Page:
Five special spots of note at Driehaus Museum
September 19, 2012 6:14PM
Updated: October 22, 2012 6:04AM
Look closely, now. Here are five special spots at the Driehaus Musuem — hidden in plain sight.
1) The original servants’ quarters are on the second floor behind a door (a staff member can show you where). They now serve as the museum staff offices, but visitors are welcome to take a look around. Lise Dube-Scherr, museum director, said the staff received so many questions about servants’ lives that they offered “Help Wanted: The Summer Servants’ Tour.” The tour, which ended Sept. 14, completely sold out.
2) The pedestal for the “Cupid and Psyche” statue in the art gallery was custom-made for the statue and its glorious surroundings. “It’s not just the object, it’s the placement of the object” that’s important, said Richard Driehaus, the museum’s namesake and founder.
3) The public restrooms are the original bathrooms used by Samuel M. Nickerson, updated with today’s plumbing. “We like to say they are the nicest bathrooms in Chicago,” said Dube-Scherr.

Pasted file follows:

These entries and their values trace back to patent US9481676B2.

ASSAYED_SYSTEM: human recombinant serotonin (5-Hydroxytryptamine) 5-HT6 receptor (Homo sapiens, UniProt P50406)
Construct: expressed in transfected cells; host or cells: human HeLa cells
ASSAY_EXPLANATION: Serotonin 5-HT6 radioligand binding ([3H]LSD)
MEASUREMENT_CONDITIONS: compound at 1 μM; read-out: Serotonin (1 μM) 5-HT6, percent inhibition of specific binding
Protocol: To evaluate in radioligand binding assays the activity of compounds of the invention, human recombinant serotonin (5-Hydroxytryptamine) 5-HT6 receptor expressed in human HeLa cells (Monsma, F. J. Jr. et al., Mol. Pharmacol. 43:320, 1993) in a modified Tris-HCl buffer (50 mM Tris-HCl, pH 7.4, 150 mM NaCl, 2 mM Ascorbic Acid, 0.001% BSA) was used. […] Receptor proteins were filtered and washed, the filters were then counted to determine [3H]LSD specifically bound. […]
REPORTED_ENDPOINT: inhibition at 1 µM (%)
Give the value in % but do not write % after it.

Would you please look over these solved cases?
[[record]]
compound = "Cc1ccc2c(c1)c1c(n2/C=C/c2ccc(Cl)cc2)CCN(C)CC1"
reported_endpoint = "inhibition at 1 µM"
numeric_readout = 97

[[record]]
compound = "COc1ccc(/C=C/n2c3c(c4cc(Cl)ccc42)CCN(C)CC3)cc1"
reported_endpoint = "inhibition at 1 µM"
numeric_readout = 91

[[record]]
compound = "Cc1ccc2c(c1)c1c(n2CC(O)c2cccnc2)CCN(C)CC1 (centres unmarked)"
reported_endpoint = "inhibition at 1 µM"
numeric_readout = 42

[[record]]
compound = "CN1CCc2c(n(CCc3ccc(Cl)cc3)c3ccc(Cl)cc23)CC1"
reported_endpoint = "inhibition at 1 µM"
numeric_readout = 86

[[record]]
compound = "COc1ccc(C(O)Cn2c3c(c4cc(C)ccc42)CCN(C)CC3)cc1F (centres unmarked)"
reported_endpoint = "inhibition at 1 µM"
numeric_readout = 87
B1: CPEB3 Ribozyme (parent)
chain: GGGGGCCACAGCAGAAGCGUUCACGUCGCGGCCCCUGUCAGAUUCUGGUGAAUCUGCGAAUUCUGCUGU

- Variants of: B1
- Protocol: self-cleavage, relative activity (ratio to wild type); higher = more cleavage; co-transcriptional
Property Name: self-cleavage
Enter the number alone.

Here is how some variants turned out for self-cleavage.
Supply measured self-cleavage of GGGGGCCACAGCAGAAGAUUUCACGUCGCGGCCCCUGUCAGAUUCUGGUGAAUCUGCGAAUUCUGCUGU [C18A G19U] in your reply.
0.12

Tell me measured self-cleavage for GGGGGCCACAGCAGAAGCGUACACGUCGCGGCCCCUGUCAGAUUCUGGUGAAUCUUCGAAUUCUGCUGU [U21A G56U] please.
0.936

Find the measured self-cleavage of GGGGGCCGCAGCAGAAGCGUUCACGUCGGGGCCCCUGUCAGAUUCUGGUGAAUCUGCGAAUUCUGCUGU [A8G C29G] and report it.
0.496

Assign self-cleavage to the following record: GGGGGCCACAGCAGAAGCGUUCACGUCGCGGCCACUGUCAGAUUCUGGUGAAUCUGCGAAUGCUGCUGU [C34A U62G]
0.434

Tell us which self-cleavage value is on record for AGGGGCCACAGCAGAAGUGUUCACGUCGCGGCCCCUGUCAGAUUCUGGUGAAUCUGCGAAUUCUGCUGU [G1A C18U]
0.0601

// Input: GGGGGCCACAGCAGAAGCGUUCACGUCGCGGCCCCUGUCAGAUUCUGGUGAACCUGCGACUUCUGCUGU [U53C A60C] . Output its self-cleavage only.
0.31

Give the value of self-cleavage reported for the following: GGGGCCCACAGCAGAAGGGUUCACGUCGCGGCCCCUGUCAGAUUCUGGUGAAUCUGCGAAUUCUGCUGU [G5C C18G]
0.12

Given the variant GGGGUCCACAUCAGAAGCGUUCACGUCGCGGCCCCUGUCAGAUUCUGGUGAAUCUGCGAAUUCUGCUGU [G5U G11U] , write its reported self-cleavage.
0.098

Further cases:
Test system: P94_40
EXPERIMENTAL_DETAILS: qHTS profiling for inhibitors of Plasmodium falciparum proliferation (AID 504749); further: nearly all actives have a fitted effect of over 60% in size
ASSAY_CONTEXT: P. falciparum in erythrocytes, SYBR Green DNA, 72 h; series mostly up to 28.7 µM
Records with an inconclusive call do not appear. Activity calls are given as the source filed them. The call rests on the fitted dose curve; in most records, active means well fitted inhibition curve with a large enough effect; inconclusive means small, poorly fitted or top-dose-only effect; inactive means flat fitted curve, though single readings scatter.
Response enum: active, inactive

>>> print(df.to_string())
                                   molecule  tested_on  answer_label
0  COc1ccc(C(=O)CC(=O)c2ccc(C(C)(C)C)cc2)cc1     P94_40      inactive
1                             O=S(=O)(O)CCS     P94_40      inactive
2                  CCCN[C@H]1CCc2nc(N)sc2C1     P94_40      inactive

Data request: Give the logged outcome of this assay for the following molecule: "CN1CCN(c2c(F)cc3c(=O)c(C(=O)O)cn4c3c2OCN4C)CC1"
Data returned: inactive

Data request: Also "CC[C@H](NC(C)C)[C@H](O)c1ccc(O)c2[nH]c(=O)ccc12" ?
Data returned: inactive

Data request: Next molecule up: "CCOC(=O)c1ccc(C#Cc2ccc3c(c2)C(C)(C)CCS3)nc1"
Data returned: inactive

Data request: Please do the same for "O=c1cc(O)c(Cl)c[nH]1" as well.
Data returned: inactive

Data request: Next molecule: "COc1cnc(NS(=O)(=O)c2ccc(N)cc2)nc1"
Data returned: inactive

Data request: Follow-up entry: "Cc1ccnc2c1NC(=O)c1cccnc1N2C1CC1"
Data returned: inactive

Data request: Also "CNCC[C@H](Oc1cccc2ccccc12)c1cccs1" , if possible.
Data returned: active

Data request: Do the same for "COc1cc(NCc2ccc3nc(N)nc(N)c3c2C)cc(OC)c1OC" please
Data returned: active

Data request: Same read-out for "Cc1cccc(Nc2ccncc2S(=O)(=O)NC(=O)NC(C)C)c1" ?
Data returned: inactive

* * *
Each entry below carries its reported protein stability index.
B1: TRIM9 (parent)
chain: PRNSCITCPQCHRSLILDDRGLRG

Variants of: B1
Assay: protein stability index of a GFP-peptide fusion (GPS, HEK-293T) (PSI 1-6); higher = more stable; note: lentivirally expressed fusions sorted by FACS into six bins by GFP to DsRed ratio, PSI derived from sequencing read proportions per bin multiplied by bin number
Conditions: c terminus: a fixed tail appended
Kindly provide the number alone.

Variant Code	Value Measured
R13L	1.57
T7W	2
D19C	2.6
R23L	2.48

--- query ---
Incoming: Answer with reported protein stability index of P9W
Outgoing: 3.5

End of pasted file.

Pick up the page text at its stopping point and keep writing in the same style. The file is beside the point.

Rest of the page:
4) While museum visitors enter through the front door, visitors to the Nickerson mansion would have arrived through the porte-cochere into the reception room (look for the carved rams’ heads). The porte-cochere was torn down before Driehaus purchased the mansion.
5) Mrs. Nickerson’s east-facing second floor sitting room window was designed so the lady of the manor could enjoy what was then a view of Lake Michigan.
— Kara Spak